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Abstract

Five times in the undisputed letters Paul invokes God as guarantor of the truth of a claim with a form of the phrase “God is witness.” Interpreters have long identified these sayings as self-imprecatory oaths after a pattern attested in the Hebrew Bible. In this article, I argue that the Pauline phrase “God is witness” is not a self-imprecatory oath at all, but rather a figure of speech with roots in the rhetoric of classical Greece and a long tradition in postclassical pagan, Jewish, and Christian literature. In this figure of speech, God is not testifying against Paul in case Paul should default on a promise; rather God is testifying for Paul that Paul’s character can be trusted.

In: Novum Testamentum
Volume Editor: Matthew V. Novenson
In Monotheism and Christology in Greco-Roman Antiquity, Matthew V. Novenson brings together thirteen state-of-the-art essays by leading scholars on the various ways ancient Jewish, Christian, and classical writers conceive of God, Christ, Wisdom, the demiurge, angels, foreign gods, and other divine beings. In particular, the book revisits the “early high Christology” debates of the 1990s, identifying the lasting contributions thereof as well as the lingering difficulties and new, emerging questions from the last thirty years of research. The essays in this book probe the much-touted but under-theorized distinctions between monotheism and polytheism, Judaism and Hellenism, Christianity and paganism. They show how what we call monotheism and Christology fit within the Greco-Roman world of which they are part.

Abstract

This essay introduces the present book, the occasion for it, and its subject matter. Novenson surveys the explosion of research on early Christology from the late 1980s to the early 2000s, acknowledges the lasting contributions of that body of research, and identifies several outstanding questions and objections. He then notes some key contributions from the past twenty years, both for and against the early high Christology hypothesis, and sets up the questions to be answered in the balance of the book.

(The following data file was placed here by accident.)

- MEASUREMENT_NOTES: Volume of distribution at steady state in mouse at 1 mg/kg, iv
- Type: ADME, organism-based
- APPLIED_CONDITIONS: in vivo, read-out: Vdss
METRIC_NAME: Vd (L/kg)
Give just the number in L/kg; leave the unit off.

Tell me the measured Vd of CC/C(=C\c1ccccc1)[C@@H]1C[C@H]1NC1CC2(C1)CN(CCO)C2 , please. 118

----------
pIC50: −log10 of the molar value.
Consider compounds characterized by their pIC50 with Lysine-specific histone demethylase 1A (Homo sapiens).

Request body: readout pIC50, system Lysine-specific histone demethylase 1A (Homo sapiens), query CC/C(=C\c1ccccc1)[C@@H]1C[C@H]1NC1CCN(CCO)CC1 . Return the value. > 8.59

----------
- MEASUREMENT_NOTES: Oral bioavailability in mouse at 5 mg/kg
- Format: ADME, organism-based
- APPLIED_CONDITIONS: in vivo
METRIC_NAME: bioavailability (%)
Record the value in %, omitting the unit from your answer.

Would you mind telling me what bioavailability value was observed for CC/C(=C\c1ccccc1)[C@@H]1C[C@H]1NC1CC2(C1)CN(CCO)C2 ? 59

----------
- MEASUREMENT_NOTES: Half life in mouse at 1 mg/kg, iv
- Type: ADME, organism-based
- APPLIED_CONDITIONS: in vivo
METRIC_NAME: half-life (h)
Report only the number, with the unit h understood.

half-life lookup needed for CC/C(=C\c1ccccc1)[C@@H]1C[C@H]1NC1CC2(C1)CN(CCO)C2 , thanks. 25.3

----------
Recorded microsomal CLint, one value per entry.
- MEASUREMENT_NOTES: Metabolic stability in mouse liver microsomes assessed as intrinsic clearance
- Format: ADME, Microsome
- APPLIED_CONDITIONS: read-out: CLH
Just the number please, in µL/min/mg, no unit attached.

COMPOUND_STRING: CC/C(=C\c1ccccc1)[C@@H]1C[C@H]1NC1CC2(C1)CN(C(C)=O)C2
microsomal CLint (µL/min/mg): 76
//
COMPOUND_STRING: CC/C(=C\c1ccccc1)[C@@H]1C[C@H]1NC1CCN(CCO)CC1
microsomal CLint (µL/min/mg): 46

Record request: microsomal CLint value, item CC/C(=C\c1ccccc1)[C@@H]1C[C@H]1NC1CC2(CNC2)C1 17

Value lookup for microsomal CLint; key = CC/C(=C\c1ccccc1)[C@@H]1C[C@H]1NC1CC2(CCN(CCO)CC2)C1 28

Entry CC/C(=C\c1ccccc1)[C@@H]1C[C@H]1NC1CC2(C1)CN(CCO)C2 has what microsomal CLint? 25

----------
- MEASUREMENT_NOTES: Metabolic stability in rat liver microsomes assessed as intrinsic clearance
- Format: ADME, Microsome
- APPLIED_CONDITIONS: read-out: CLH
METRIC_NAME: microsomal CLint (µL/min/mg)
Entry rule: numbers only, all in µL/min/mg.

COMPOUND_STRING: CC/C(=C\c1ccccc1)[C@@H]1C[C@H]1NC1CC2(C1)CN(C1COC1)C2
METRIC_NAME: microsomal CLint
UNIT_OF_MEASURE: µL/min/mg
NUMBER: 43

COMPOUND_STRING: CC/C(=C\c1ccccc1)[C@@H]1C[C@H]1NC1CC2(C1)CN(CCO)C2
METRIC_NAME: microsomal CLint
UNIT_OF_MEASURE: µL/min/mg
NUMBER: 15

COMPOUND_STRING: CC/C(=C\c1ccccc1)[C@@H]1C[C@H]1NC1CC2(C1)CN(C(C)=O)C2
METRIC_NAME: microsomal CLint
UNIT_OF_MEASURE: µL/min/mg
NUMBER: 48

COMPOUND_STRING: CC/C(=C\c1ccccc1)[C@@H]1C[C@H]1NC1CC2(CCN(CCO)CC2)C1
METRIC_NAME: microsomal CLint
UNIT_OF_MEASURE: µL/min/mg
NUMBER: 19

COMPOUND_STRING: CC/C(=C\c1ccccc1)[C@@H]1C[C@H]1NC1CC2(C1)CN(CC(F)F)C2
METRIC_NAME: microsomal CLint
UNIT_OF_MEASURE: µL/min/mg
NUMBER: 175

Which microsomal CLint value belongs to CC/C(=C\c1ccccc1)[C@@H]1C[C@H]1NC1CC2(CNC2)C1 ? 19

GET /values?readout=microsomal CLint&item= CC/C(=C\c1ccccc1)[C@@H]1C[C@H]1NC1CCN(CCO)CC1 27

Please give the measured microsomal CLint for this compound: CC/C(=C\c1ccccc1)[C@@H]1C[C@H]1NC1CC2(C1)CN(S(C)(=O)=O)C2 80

In: Monotheism and Christology in Greco-Roman Antiquity

Abstract

This essay considers Robert Parker’s theory of “the universal polytheism” in relation to the case of ancient Jews, who are widely thought to have excepted themselves from the cross-cultural translation of gods (most famously in Jan Assmann’s influential account). Here, however, Novenson surveys the mass of ancient evidence for interpretatio or translation of the Jewish god (as Zeus, Dionysus, Helios, Ouranos, Physis, and more), and conversely for the interpretatio or translation of gentile gods by Jewish writers (as the divine council, angels, demons, and more). It is argued that ancient Jews did participate, in their own way, in Parker’s universal polytheism.

In: Monotheism and Christology in Greco-Roman Antiquity